They say it takes a village to run a business, but this village is supported by business applications. Any given business, based on their industry or business model, will use multiple business applications to manage operations. While it’s important to avoid relying on too much software, it’s essential that key business applications connect to your accounting system.
Why Business Applications Need to Connect to Your Accounting System
There are tons of business applications available that perform specific functions related to the type of work you’re doing. The rule of thumb for connecting an application to your accounting system is when money is involved. If an application generates a transaction or documents a process that will create transactions resulting in debits and credits, this needs to be accounted for in your accounting system. Otherwise, your financial management will take a lot more effort to just to maintain accuracy.
Without consolidating all the financial data from your business applications into a single system, you’ll end up managing this information on multiple spreadsheets or applications. Besides requiring more work to maintain these finances, you risk creating financial data inconsistencies and mistakes through simple human error. Connecting your business apps to one robust accounting software frees up your time and ensures your company’s finances are seamlessly managed in one location – no more hassle.
Business Applications that Need to Connect to Your Accounting System
Remember, accounting begins when transactions generate debits and credits. When this happens, your application needs to work with your accounting system to begin the financial lifecycle. Here are a few business application types that will need to connect to your accounting system:
Work-billing applications track billable services performed for customers, creating an invoice for the customer. The billing integration point is where this data is transferred into the accounting system for crucial functions like revenue recognition, general ledger accounting, and financial reporting.
Low AR Billing Subledger
Low AR Billing Subledger apps are for organizations who don’t need to manage accounts receivable or collections as a part of their business cycle. For example, streaming companies like Netflix don’t record assets as a part of the billing cycle. Instead, they rely on a binary payment system that simply accepts payment for the service as revenue – or there is no further service provided. This payment data is captured in the specialized billing and payments application and traditionally integrated into the accounting system as a journal entry.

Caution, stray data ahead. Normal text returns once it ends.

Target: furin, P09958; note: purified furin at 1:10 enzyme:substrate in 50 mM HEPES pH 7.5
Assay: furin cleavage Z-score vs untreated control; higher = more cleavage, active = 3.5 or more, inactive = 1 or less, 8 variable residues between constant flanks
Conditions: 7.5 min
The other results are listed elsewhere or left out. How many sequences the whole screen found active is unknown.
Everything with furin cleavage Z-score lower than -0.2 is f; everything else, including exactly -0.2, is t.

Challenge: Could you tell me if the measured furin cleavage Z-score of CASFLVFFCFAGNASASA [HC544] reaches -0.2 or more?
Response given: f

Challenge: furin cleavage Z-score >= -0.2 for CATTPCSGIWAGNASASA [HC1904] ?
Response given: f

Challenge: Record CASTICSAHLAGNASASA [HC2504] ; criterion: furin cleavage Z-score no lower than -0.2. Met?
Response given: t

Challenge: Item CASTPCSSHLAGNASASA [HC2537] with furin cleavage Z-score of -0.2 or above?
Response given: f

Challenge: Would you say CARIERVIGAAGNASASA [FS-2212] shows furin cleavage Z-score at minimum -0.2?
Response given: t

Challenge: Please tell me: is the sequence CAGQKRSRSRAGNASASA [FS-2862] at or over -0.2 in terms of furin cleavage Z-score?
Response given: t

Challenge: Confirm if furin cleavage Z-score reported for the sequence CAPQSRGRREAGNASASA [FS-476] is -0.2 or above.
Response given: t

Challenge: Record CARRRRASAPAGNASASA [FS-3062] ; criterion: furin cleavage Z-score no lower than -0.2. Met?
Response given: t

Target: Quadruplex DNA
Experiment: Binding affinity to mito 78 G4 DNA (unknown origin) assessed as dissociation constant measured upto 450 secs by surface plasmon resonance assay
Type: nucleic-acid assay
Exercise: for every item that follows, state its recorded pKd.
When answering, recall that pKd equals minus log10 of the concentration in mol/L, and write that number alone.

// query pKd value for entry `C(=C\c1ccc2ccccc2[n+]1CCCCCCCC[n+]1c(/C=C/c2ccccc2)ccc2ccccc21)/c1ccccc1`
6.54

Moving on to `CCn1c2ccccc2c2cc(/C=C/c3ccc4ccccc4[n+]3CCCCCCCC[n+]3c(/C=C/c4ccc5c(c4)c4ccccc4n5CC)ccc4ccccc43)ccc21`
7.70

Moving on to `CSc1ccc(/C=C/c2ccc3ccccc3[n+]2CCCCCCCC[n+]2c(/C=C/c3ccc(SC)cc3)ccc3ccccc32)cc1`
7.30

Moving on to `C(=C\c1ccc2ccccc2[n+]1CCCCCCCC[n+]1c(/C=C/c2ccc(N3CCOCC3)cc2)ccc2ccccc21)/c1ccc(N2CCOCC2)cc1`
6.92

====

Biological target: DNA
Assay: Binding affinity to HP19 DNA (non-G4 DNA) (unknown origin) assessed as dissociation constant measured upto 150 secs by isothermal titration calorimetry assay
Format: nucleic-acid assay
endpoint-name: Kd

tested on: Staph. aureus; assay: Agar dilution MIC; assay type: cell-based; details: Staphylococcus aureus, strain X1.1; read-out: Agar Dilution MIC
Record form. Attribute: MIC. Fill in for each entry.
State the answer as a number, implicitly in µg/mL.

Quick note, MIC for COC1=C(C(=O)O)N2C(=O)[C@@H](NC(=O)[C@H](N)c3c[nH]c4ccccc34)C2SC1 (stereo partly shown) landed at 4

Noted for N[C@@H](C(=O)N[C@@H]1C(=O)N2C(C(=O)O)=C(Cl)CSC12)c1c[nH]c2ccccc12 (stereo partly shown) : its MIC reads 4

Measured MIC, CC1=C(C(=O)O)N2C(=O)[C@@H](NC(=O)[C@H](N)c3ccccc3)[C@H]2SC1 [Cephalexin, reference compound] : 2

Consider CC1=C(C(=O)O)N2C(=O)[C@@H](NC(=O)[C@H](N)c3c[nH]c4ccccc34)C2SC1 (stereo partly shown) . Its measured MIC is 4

Donation management apps let non-profit teams track, analyze, and manage supporter relationships. These applications also document money donations received which connect into the accounting system typically via a summary journal entry.
E-Commerce for Services
E-commerce applications for the sale of services are used to record the sale of services or subscriptions for online businesses. Usually, these apps connect to the accounting system via journal entry.
Point of Sale (POS) for Services
Point of Sale applications for the sale of services are used in retailenvironments (like a hair salon or a dance studio) to record the sale of retail services. Typically, these apps connect to the accounting system via journal entry.
E-commerce for Physical Products
Some E-commerce apps are specialized in selling tangible products online. For example, a niche manufacturer may use an e-commerce software to process orders for online customers who want an item shipped to them. E-commerce apps dealing with physical products often connect into the accounting system through sales order, billing, cash receipt, and cash apply integration points.
Point of Sale (POS) for Physical Products
This application is used by retail businesses to process orders and payments for physical products being sold in person. The POS application initiates the exchange between customer and buyer, but the accounting system manages the rest of the financial management processes like expenses and balancing the general ledger. After capturing the product exchange, the POS transfers data to the sales order, sales order inventory movement, billing, cash receipt, and cash apply integration points.
Manufacturing and Distribution (Orders and Inventory) aka ERP
Some accounting software, like Accounting Seed, include order management and inventory features out-of-the-box. However, stand-alone orders and inventory applications need to be paired with a dedicated accounting system for high-level financial management. These apps usually connect into the accounting system through billing, payable, and journal entry target tables.
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